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hath donc ; .but such as kings love neither to the mention of Bothwell's name ima name to acknowledge nor to teward. It was the connected with such a train of guilt, shame, service which the knife renders to the tree and disaster. But the prolonged boast of when trimming it to the quick, and deprive Lindesay gave her time to rally herself, and ing it of ine superfluous growth of rank and to answer with an appearance of cold conunfruitful suckers, which rob it of nourish- tempe—« It is easy to slay an enemy who
enters not the lists. But had Mary Stuart Ru You talk riddles, my lord," said Mary; inherited her father's sword as well as his skot will hope the explanation carries ' no- sceptre, the boldest of her 'rebels should thing insalting with it. "rimoine
not upon that day have complained that * You shall judge, madam," answered they had no one to cope withal. Your Lindesaya? “ With this good sword was lordship will forgive me if I abridge this Archibald Douglas, Earl of Angus, girded conference. A brief description of a bloody on the memorable day when he acquired fight is long enough to satisfy a lady's cuthe name of Bell-che-Cat, for dragging from riosity; and unless my Lord of Lindesay has the presence of your great-grandfather, the something more important to tell us than of third James of the race, a crew of minions, the deeds which old Bell-the-Cat achieved, flatterers, and favourites, whom he hanged and how he would himself have emulated over the bridge of Lauder, as a warning to them, had time and tide permitted, we will such reptiles how they approach a Scottish retire to our private apartment, and you, throne. With this same weapon, the same Fleming, shall finish reading to us yonder inflexible champion of Scottish honour and little treatise Des Rhodomantades Espagnobility slew at one blow Spens of Kilspin- nolles.” die, a courtier of your grandfather James “ Tarry, madam,” said Lindesay, his comthe Fourth, who had dared to speak lightly plexion reddening in his turn; “ I know of him in the royal presence. They fought your quick wit too well of old to have near the brook of Fala ; and Bell-the-Cat, sought an interview that you might sharpen with this blade, sheared through the thigh its edge at the expense of my honour. of his opponent, and lopped the limb as Lord Ruthven and myself, with Sir Robert easily as a shepherd's boy slices a twig frora Melville as a concurrent, come to your a sapling."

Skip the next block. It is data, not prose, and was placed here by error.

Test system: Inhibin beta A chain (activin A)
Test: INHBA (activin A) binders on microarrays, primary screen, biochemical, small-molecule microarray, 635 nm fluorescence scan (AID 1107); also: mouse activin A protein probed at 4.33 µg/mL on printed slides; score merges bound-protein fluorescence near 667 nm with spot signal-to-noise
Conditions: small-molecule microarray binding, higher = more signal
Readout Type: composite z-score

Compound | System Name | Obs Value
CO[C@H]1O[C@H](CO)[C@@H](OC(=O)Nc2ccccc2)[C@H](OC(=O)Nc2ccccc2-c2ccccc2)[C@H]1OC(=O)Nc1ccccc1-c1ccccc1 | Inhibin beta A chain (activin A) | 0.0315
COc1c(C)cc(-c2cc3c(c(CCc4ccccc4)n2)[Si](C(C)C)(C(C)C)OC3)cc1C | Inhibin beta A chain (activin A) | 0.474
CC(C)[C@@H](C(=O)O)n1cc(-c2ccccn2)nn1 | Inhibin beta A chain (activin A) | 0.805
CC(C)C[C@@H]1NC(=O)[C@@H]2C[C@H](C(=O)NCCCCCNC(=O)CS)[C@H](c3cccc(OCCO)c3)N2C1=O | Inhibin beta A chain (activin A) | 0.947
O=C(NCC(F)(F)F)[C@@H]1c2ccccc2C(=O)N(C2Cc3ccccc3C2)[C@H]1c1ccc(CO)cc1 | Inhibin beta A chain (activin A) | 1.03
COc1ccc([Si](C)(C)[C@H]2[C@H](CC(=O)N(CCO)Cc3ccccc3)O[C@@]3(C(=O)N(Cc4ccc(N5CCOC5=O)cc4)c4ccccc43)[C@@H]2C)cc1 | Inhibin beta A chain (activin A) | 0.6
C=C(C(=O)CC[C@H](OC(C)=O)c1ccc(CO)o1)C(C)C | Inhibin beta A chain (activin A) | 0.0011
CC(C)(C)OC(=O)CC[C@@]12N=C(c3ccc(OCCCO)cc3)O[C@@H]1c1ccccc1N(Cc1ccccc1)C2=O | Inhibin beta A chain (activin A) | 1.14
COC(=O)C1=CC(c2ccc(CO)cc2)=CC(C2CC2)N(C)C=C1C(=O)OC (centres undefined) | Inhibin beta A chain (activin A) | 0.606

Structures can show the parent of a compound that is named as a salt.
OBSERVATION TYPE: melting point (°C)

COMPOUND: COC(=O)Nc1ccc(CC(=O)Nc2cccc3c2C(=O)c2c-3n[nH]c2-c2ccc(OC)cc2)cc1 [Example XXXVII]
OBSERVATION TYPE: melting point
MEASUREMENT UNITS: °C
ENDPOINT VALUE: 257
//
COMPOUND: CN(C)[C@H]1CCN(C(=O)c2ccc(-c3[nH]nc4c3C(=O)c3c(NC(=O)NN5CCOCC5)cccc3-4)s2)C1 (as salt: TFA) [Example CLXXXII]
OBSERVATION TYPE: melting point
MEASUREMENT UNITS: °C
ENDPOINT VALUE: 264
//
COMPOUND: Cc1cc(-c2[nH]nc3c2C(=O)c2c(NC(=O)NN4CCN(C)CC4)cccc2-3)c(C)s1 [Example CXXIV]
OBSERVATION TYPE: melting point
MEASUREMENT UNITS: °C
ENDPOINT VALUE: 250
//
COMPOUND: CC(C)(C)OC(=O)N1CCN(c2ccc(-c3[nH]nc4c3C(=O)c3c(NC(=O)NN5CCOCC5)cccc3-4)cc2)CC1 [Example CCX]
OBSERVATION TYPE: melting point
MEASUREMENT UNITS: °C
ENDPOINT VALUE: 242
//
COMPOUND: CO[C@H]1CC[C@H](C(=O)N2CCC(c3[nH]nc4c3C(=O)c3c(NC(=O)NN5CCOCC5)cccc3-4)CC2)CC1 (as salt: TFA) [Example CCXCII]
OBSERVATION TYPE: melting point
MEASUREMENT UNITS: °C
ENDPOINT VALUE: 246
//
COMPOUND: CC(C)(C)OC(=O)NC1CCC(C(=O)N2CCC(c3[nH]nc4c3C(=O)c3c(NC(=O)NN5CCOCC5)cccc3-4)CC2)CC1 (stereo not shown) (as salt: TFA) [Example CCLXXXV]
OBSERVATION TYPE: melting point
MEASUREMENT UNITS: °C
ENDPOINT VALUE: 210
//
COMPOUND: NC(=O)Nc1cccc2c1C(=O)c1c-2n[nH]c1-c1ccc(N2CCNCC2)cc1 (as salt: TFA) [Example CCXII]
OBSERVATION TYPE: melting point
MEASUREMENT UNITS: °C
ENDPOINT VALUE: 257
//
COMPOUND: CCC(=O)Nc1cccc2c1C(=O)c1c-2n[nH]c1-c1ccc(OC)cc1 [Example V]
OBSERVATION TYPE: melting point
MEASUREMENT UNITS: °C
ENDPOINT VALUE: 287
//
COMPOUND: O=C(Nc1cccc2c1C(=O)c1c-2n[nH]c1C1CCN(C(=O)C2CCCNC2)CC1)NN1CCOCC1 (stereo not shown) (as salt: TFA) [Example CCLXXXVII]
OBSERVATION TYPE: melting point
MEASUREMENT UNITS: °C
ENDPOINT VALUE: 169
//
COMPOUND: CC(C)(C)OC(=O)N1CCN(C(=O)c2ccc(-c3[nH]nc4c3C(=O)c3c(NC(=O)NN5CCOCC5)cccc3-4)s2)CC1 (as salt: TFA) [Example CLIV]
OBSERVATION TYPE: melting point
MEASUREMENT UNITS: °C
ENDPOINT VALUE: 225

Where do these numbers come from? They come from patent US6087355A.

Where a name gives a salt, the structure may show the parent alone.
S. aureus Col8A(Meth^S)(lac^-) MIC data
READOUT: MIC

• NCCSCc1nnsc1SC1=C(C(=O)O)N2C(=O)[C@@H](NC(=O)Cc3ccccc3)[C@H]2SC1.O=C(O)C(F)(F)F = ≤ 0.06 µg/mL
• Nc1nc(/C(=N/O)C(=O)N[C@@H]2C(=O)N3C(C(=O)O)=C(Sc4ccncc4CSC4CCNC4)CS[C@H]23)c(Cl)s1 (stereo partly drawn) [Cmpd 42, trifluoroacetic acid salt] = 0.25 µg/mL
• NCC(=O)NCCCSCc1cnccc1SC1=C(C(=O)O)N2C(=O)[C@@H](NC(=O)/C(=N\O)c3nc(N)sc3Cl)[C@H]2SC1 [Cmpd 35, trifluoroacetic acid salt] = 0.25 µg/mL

Grace on the part of the Secret Council, to My lord,” replied the Queen, redden. tender to you what much concerns the safety ing, " my nerves are too good to be alarmed of your own life and the welfare of the even by this terrible history.-May I ask State." how a blade so illustrious passed from the